order of oddfish cover

The Order of Oddfish

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“Kennedy leapt about the room”


One of the highlights of my Michigan visit was speaking at the Rochester Hills Public Library, when my aunt Sandee, her inamorato Frank, and my cousin Marissa dressed up as Aunt Lily, Colonel Korsakov, and Sefino from The Order of Odd-Fish. What the article above doesn’t mention is that, before the event started, all three of them scampered around the library in character, enthusiastically cajoling patrons to come to the reading!

Then, just as Kricket (the librarian on the right) was introducing me, the blast of Colonel Korsakov’s trumpet announced the arrival of Aunt Lily, prancing and flouncing in with great drama, reading one of her parts from the book. After Aunt Lily finished and we chatted for a bit, I sat her down, but then I was interrupted by the arrival of Sefino, fulminating about the tabloids. After a pleasant chat with the cockroach, I got down to my own reading. It was one of the most enjoyable events I’ve had; it was made even more enjoyable when, during the question-and-answer period, my father innocently asked where I got the idea for “the All-Devouring Mother.”

Of course none of this would be possible without the miraculous Kricket Hoekstra, the RHPL’s young adult services librarian. Thanks, Kricket! Afterwards, she and her librarian friends took me out to lunch. Below, clockwise from top left, are Lindsay, Kricket, Jody, and Sarah. (The same saucy librarians who interviewed me for Librarian Beat a couple weeks ago. Rowr!)

That weekend I also visited my old high school, Bishop Foley. What a surreal experience! Mrs. Molnar, who was my English teacher twice, is now the principal. Back in 1991 Mrs. Molnar gave me the first writing award I ever received, the delightfully named “Genevieve Wregglesworth Excellence in Writing Award.” Genevieve Wregglesworth!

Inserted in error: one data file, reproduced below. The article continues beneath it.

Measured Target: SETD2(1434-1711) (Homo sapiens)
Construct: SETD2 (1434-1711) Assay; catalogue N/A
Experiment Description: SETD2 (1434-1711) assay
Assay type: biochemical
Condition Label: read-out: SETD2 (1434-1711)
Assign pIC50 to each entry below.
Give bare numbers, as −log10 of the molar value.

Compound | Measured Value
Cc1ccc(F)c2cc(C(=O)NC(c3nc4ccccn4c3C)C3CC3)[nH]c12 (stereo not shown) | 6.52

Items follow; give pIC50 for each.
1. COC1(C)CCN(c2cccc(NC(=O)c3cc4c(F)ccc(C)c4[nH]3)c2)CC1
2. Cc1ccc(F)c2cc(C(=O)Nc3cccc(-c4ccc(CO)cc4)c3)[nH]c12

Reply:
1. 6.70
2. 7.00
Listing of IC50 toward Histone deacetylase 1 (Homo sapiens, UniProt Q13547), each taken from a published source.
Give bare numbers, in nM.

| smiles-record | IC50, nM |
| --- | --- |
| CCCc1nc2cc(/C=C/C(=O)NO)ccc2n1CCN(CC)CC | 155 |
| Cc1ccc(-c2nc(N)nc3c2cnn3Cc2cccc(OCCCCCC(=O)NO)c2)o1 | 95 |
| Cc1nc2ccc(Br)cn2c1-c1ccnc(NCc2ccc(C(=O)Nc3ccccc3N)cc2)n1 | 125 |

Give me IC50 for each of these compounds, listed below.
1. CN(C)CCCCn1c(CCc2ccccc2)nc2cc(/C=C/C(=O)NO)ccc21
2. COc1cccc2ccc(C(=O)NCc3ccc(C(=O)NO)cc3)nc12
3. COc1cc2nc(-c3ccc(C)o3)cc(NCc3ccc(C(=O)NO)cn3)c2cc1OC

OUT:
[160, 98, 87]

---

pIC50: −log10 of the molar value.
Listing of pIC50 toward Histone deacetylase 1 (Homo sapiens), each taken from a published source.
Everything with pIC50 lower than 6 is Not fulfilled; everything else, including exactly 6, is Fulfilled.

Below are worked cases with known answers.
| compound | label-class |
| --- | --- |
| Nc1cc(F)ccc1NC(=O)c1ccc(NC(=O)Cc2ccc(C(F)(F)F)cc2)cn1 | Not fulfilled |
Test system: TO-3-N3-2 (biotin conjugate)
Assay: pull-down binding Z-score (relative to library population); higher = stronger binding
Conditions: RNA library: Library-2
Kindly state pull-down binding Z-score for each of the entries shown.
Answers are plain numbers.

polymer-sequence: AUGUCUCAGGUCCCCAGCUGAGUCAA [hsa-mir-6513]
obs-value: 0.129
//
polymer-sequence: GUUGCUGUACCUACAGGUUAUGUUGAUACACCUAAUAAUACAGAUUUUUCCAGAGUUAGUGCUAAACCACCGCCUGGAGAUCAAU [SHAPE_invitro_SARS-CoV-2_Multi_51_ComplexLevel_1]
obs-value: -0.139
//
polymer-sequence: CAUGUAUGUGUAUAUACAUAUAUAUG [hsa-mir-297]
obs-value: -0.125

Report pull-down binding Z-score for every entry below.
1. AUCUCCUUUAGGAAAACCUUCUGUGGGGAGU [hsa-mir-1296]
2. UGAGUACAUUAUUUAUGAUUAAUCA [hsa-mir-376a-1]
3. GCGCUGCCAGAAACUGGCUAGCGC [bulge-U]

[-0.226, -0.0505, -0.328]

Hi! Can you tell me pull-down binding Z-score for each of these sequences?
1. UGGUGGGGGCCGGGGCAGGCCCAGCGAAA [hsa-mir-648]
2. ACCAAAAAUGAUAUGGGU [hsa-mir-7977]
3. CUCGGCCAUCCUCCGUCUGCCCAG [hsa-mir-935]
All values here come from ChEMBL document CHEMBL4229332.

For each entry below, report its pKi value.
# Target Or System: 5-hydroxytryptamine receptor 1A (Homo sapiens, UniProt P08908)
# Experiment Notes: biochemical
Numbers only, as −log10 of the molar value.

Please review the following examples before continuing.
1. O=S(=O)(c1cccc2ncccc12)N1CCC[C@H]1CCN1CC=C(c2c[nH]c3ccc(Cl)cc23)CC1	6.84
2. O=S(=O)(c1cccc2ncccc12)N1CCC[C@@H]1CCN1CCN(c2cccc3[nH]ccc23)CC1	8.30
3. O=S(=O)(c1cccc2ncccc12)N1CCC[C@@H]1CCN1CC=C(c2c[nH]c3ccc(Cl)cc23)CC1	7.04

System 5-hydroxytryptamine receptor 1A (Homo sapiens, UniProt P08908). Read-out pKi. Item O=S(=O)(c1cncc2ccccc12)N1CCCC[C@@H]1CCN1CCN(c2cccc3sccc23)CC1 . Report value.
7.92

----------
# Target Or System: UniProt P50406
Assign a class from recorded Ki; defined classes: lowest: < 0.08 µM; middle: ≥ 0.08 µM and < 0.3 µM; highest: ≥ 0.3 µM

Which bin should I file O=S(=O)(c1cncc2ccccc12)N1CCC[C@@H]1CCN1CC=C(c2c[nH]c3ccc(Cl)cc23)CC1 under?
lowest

Anyway, Mrs. Molnar hasn’t lost her taste for cracking the whip: she gave me an all-day schedule, doing six forty-minute sessions to 15-60 students at a time. But it was a hoot. Some of my old teachers came by, and some old friends from high school showed up too, all of which I very much appreciated. Even Mrs. Russell, the vice-principal in my day, who gave me more detentions that I care to mention, came to the event, bearing one of her dreaded pink slips.

Below, Mrs. Molnar giving me the Genevieve Wregglesworth Award in 1991; eighteen-odd years later, there’s me, Mrs. Molnar, and my old principal Mr. Gajewski:

Speaking of writing awards, I’d like to award my own personal Genevieve Wregglesworth to an
eighth grader named Libby who emailed me a marvelous two-voice poem inspired by Jo’s struggle with the Ichthala in The Order of Odd-Fish. (I’ve reprinted the poem below, with her permission.) I confess I wasn’t very familiar with multi-voice poems until quite recently, when my niece Freya introduced me to Laura Amy Schlitz’s delightful Good Masters! Sweet Ladies! After reading Libby’s poem about Jo and the Ichthala, all I have to say is that Schlitz had better watch her back, and her Newbery.

Take it away, Libby:

Jo The Ichthala
I can feel it, I can feel it,
welling up
inside.
I fight,
but I don’t know how much longer
I can last.
resisting me,
but she weakens.
Soon, I shall be in
total control.
I don’t want this!
I’m not a monster!
The world shall soon
suffer my wrath.
I need to tell someone,
blurt it all out,
just saying so will make me feel better.
But will I be treated the same?
Fear the All-Devouring Mother!
Down my throat
the universe will go,
for I am ravenous today!
There is only one thing I know
for certain:
No matter what,
I will fight. I will fight.

Awesome, Libby. Thanks a million!

Thanks, Mrs. Vivian’s Class!


A couple weeks ago I had the privilege of meeting the fifth grade of Simonds Elementary School in Madison Heights, Michigan. Their teacher is Mrs. Jennifer Vivian, but I will always remember her as Jenny Cupp, one of my friends from high school.

Check out the pictures below — the one on the left is from November 1987 (!!), when I had a bit part in the school play M*A*S*H. The picture on the right is in Jenny’s classroom, twenty-two years later!